In an economic climate in which 40% of Americans say they would struggle to come up with $400 for an unexpected expense — according to a report from the Federal Reserve — it’s tough to mine humor within hardship. But that hasn’t stopped television producers and network execs from trying.

A number of today’s comedies, from ABC’s “The Conners,” to Showtime’s “Shameless” and NBC’s “Superstore,” center on the working class. Meanwhile the upcoming “Broke” (CBS) and “Indebted” (NBC) focus on those who once had money but lost it and are now humbly learning how the other side has been living. The key for these series’ writers and producers, though, is to infuse a complicated reality with dialogue and scenarios that can make a tough socioeconomic situation more palatable — without pandering or being used as too much of a punchline.

“Everyone, no matter their circumstances, looks for the humor in life — gallows humor, self-deprecating humor — we all look to laugh, even or especially in the face of difficult times,” says “Shameless” executive producer John Wells.

This is not a completely new trend, as classic sitcoms from “The Honeymooners” to “Good Times” and “Roseanne” (of which “The Conners” is an updated spinoff) relied on blue-collar comedy to provide a level of down-to-earth levity people trust and respect, notes David Rae, a financial planner and wealth manager.

“When Americans tune into shows like ‘The Conners’ and ‘Shameless,’ they see people dealing with issues that they are facing,” Rae says. “There is still plenty of room for escapist shows like ‘Game of Thrones,’ but sometimes you just want to sit back and watch someone like you drink a beer and complain about their crappy job, or face some dire financial choice.”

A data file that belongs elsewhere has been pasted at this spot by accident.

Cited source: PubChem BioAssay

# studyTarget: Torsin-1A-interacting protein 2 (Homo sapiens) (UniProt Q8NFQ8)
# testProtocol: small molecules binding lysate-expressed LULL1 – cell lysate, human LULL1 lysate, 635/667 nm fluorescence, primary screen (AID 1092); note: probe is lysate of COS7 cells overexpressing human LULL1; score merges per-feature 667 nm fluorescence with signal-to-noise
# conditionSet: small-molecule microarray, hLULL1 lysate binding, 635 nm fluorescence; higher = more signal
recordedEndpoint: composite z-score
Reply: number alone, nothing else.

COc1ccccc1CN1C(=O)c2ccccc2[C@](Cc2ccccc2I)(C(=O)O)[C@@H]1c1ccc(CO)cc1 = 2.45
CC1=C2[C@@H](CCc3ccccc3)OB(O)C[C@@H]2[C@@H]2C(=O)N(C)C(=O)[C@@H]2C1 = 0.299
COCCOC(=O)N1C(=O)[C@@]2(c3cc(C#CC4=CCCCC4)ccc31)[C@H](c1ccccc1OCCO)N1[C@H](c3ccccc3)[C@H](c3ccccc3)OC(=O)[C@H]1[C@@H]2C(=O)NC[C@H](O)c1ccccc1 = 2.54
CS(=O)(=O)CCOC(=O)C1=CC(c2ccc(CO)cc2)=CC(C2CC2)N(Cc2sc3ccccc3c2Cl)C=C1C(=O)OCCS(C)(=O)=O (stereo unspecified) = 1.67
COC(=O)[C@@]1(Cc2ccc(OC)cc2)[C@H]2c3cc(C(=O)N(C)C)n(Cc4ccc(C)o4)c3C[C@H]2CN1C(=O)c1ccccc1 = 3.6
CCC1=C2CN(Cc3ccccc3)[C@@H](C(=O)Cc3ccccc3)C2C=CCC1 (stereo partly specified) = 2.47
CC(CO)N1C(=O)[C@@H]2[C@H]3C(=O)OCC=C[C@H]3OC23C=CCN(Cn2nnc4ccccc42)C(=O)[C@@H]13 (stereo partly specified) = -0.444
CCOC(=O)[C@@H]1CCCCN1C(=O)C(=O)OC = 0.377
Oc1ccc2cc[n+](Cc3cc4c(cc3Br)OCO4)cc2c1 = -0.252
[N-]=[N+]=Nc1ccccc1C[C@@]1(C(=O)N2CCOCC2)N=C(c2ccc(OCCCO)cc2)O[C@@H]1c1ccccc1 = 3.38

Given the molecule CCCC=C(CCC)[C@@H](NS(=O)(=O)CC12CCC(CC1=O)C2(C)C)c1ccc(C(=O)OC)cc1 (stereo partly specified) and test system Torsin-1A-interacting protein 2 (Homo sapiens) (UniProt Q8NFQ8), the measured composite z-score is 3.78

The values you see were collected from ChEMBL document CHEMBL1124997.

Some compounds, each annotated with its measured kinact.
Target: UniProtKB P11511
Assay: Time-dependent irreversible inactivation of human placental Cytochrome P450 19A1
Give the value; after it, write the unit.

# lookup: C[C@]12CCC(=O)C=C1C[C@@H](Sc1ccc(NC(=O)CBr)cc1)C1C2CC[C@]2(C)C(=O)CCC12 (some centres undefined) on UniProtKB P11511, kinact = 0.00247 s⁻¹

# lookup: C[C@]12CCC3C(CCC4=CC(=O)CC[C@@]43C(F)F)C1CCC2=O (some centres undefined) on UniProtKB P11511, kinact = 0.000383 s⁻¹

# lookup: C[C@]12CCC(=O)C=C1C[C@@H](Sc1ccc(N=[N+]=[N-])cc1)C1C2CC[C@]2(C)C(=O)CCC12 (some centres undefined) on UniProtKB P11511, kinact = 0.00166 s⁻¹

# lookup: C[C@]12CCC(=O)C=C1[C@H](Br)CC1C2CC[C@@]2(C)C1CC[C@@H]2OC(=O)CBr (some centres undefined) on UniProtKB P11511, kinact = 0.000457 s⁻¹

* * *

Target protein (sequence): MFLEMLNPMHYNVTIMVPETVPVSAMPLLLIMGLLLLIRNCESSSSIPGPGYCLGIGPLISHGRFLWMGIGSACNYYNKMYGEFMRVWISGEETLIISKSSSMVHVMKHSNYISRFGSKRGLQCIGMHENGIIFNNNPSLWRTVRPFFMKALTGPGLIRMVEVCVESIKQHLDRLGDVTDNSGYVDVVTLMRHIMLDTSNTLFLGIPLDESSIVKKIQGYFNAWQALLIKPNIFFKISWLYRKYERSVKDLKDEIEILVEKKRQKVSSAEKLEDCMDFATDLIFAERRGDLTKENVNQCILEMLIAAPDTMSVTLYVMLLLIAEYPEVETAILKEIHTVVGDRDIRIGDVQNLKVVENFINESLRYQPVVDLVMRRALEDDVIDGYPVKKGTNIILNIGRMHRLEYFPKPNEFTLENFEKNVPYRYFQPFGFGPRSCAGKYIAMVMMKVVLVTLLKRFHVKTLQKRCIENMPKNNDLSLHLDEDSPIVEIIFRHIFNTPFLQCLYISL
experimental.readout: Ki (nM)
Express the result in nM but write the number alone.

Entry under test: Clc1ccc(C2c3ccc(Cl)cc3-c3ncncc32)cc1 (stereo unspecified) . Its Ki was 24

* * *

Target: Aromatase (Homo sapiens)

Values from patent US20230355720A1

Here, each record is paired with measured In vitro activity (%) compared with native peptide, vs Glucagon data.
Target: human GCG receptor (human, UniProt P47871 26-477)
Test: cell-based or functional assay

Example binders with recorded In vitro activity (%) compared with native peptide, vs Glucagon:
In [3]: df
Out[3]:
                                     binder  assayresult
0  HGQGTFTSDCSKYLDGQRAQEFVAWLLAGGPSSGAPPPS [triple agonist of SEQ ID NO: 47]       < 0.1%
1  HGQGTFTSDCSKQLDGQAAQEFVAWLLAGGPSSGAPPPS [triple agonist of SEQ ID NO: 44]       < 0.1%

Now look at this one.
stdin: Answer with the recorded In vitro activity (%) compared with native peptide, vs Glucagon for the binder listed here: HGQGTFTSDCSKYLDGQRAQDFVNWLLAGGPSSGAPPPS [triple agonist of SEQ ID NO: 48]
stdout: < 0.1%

Of course, every show walks its own line of how much the characters’ fickle finances inform plot, setting or, perhaps more simply, motivation and backstory. “Shameless” deconstructs the actions of a lower-middle-class, mostly white family in Chicago and all the ways each of the brood cunningly tries to make ends meet.

“Why would we not want to tell the stories of nearly half of the population?” asks Wells.

Meanwhile, “Superstore” is a workplace comedy about diverse employees at a big-box store further exploring the disparity between the haves and have-nots, even among that already middle class group. In the fourth season, Marcus (Jon Barinholtz) secretly moved into the store, and workers considered unionizing after their reduced hours hit their pocketbooks.

“These themes have been part of our show from the beginning,” says co-showrunner Gabe Miller. “Unfortunately, these days it’s impossible to write a show about employees at a big-box store without dealing with economic hardship. And with the way automation and the internet have changed the world of retail, the idea of unionizing felt like something that our characters would be considering more and more urgently.”